Steps to a successful business transition

December 13, 2016

Selling or transitioning a business is an involved process that requires both long-term planning and professional guidance to meet your goals.

You know change is inevitable, and that can include a change in business ownership. As baby boomers are reaching retirement in droves, many business owners aren’t thinking far enough into the future to successfully plan for a smooth transition.

When the time is right, wanting to sell your business under your terms is understandable. How to get there is not as easily understood. With a little planning and guidance, you can keep your options open to meet your return on investment goals and long-term vision.

Start transition planning now… long before you’re ready to sell

Enhance the value of your business far before it’s time to begin looking for a buyer or shifting ownership internally. By planning early you can arm yourself with plenty of options. The more choices you have, the more likely you’ll be able to sell under your terms. Give yourself peace of mind that when the time comes, it will be a smooth process even if the unthinkable happens. Leave your family and associates in a good position if they need to pick up the pieces. What kind of legacy do you want to leave?

Having a transition process and plan is key

Establish your transition strategies, along with their associated deadlines, to help keep you on track. Early planning allows you to explore multiple options in depth and then analyze the benefits of each to be sure you’re making the best decision for your unique situation. This applies whether you are planning to make an internal sale to family or a management team or an external sale to a financial buyer.

What steps do you need to follow to prepare for a sale under your terms?

  1. Begin the process to formalize your organizational structure. Could another owner or manager step into your shoes today if needed? Share your knowledge and decision-making processes with the right people.
  2. Evaluate your future path. How do you envision spending time after your transition? Having a sudden wealth of time can be an uncomfortable thought for a business owner who has had little time for anything but the business before. Find your purpose, whether it’s volunteering, pursuing a hobby or other way to meet your vision, personal goals and financial needs.
  3. Take a good look at your business with outside eyes. What would a potential buyer find enticing about your business? Is there a clear business model and sustainable long-term vision?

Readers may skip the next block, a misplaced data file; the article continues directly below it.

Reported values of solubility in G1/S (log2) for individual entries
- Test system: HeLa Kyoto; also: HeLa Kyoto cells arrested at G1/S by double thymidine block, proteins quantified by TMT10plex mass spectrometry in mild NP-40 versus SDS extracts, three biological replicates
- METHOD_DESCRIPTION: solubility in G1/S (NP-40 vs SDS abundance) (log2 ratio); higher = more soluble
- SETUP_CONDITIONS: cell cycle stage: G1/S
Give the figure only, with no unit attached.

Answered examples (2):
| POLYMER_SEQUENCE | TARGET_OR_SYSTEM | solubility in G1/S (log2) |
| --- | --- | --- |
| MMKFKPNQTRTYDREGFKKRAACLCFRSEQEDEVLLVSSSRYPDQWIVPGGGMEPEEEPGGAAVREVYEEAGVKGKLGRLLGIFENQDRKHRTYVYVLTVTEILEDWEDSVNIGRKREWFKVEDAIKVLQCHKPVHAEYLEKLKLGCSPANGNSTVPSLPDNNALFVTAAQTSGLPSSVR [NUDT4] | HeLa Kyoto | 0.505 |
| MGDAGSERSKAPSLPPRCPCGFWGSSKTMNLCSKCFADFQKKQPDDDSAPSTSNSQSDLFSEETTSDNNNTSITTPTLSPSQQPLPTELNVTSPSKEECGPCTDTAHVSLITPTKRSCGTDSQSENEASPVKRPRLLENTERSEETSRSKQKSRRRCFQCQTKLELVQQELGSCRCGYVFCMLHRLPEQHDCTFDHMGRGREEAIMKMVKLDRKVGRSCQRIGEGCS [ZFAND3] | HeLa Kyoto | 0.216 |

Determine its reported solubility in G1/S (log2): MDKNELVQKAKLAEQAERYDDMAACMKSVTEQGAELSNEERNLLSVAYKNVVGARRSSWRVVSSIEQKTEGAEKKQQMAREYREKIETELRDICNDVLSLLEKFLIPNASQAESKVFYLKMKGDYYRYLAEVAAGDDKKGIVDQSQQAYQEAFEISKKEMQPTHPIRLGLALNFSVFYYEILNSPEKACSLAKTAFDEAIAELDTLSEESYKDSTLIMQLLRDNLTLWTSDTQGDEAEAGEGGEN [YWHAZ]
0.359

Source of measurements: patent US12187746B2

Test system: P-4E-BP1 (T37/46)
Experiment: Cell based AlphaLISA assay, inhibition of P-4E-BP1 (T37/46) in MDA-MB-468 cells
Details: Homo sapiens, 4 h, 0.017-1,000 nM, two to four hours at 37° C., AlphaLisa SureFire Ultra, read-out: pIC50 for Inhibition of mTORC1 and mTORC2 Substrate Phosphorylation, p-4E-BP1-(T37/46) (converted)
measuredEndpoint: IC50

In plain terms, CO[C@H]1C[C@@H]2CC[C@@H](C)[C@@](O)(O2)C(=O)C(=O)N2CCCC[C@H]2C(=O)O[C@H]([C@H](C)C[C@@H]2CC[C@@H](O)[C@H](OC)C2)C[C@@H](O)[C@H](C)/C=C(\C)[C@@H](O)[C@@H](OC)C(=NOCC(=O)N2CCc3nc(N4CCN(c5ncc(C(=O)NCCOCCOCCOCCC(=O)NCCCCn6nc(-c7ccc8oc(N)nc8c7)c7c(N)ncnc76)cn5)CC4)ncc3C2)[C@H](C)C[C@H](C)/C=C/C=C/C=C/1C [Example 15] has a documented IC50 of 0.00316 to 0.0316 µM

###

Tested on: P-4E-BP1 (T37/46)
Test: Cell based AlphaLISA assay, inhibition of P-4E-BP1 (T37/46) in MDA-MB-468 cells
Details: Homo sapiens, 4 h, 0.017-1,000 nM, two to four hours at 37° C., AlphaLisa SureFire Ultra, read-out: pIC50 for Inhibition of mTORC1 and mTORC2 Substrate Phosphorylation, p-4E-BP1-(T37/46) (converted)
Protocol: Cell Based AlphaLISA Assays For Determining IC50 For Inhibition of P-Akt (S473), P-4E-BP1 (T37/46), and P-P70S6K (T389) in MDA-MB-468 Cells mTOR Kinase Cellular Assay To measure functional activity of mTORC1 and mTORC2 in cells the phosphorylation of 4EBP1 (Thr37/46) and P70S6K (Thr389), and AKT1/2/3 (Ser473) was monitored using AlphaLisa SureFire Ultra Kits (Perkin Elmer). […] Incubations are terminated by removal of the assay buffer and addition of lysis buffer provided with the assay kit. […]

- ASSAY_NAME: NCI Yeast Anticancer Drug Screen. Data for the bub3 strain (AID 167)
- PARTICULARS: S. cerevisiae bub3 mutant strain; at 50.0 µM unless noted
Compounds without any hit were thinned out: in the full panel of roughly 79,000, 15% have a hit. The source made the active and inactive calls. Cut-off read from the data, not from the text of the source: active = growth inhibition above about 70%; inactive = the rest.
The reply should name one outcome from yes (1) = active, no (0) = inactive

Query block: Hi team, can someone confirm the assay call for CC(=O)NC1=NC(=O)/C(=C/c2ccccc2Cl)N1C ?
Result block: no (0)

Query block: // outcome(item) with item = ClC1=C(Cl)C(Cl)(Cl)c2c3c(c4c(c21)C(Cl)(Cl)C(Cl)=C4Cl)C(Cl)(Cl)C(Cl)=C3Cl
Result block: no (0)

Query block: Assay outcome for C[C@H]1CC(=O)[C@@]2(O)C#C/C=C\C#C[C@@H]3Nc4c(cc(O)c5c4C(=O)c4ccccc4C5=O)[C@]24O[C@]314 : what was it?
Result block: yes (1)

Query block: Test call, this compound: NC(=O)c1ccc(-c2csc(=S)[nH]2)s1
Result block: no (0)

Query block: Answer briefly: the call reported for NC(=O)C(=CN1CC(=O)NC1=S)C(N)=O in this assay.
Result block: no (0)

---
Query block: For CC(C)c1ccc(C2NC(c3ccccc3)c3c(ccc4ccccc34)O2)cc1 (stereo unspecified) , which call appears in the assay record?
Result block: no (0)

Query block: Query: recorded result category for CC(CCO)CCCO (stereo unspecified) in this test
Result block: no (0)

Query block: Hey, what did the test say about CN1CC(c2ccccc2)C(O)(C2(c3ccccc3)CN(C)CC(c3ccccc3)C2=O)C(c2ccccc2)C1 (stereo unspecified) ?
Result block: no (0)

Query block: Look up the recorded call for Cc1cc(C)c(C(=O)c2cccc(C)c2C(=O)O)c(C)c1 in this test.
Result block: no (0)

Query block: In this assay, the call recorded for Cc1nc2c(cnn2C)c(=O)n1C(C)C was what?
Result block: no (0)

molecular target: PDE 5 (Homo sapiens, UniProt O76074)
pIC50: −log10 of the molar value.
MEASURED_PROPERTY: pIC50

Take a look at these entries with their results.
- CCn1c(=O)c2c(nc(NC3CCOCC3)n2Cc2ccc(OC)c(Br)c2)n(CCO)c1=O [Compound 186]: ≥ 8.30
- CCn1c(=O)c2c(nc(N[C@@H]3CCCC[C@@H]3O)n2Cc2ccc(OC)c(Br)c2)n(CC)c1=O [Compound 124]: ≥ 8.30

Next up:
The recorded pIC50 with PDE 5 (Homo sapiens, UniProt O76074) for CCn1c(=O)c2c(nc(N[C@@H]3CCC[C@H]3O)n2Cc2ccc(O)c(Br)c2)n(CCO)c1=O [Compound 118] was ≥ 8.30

4. Conduct a business valuation. Not only does this identify key value, it also provides a roadmap for determining priority steps you should take to enhance the value of your company.
  5. Don’t go it alone. Use a team approach to plan the sale. Having an additional perspective from an advisory committee is invaluable. It also helps keep you accountable to your project plan and timeline.
  6. Culture doesn’t quit. Don’t ignore this important piece of the process. Work to find ways to keep you culture aligned with your goals, and find ways to keep middle management engaged and on board. What is your employee engagement strategy?
  7. Separation of business and family. Don’t use the business as a family office. Along with that, pay attention to the softer side of the transition. Managing conflict is key to success in business transitions.
  8. Begin your courtship. It’s not too soon to begin establishing relationships with potential buyers.
  9. Look at your tax planning options. Consider your tax management strategies. Put those in place and structure the ownership for future sale or transfer.
  10. Continue looking to the future. This is not the time to ignore your strategic plan. Create a three-year strategic growth plan that is sustainable. Not only is it good business practice, but it will also interest potential buyers. A strategic positioning exercise can be an effective way to accomplish this.
  11. Don’t rest on your laurels. Continue with product development efforts to ensure you have a full pipeline of new products to launch at sale time.
  12. Time for a decision. Develop a confidential business report to share with potential buyers to create competition. When going the inside sale route, develop the terms of the sale agreement.

Schenck is available to help you to decide how to plan for the continuity of your business. For guidance through the transitions of your business, contact Lisa Horn at lisa.horn@schencksc.com to learn more.

Adapted from an article by The SuccessCare Program.